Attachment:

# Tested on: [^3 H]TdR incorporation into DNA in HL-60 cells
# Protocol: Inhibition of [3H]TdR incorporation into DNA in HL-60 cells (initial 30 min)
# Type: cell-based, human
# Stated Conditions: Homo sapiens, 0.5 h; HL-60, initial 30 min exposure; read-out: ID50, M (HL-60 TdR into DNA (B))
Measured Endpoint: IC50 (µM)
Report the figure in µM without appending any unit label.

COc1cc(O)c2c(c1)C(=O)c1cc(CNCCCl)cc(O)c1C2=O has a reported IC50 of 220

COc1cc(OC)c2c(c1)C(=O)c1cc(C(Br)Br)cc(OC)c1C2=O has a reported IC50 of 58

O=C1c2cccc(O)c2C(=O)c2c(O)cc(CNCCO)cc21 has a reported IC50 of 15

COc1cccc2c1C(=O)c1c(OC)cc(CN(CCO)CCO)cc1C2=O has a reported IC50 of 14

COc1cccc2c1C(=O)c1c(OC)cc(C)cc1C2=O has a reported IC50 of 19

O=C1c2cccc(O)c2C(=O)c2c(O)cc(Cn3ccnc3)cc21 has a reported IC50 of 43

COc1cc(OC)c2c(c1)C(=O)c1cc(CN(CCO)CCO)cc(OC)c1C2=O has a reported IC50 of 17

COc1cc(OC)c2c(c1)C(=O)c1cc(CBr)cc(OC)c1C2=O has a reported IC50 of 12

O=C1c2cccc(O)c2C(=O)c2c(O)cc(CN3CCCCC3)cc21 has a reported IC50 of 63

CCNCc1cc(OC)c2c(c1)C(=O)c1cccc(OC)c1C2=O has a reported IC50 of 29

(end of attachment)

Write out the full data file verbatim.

# Tested on: [^3 H]TdR incorporation into DNA in HL-60 cells
# Protocol: Inhibition of [3H]TdR incorporation into DNA in HL-60 cells (initial 30 min)
# Type: cell-based, human
# Stated Conditions: Homo sapiens, 0.5 h; HL-60, initial 30 min exposure; read-out: ID50, M (HL-60 TdR into DNA (B))
Measured Endpoint: IC50 (µM)
Report the figure in µM without appending any unit label.

COc1cc(O)c2c(c1)C(=O)c1cc(CNCCCl)cc(O)c1C2=O has a reported IC50 of 220

COc1cc(OC)c2c(c1)C(=O)c1cc(C(Br)Br)cc(OC)c1C2=O has a reported IC50 of 58

O=C1c2cccc(O)c2C(=O)c2c(O)cc(CNCCO)cc21 has a reported IC50 of 15

COc1cccc2c1C(=O)c1c(OC)cc(CN(CCO)CCO)cc1C2=O has a reported IC50 of 14

COc1cccc2c1C(=O)c1c(OC)cc(C)cc1C2=O has a reported IC50 of 19

O=C1c2cccc(O)c2C(=O)c2c(O)cc(Cn3ccnc3)cc21 has a reported IC50 of 43

COc1cc(OC)c2c(c1)C(=O)c1cc(CN(CCO)CCO)cc(OC)c1C2=O has a reported IC50 of 17

COc1cc(OC)c2c(c1)C(=O)c1cc(CBr)cc(OC)c1C2=O has a reported IC50 of 12

O=C1c2cccc(O)c2C(=O)c2c(O)cc(CN3CCCCC3)cc21 has a reported IC50 of 63

CCNCc1cc(OC)c2c(c1)C(=O)c1cccc(OC)c1C2=O has a reported IC50 of 29